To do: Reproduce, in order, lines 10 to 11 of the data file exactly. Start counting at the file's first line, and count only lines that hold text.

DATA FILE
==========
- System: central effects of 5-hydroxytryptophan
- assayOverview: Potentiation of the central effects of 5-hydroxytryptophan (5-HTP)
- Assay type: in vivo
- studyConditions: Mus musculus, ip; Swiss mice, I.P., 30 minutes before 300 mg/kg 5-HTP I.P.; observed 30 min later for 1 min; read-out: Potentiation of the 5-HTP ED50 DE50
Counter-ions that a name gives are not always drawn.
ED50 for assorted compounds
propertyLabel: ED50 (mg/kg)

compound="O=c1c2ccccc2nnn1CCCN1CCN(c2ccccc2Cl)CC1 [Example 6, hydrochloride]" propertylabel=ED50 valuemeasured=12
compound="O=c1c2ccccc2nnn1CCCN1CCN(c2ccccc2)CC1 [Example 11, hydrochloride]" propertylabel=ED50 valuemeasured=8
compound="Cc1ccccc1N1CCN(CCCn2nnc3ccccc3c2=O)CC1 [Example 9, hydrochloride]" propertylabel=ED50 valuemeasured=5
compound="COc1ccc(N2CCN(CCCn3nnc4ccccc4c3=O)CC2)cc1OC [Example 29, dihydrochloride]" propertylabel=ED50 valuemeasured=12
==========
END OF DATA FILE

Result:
compound="Cc1ccccc1N1CCN(CCCn2nnc3ccccc3c2=O)CC1 [Example 9, hydrochloride]" propertylabel=ED50 valuemeasured=5
compound="COc1ccc(N2CCN(CCCn3nnc4ccccc4c3=O)CC2)cc1OC [Example 29, dihydrochloride]" propertylabel=ED50 valuemeasured=12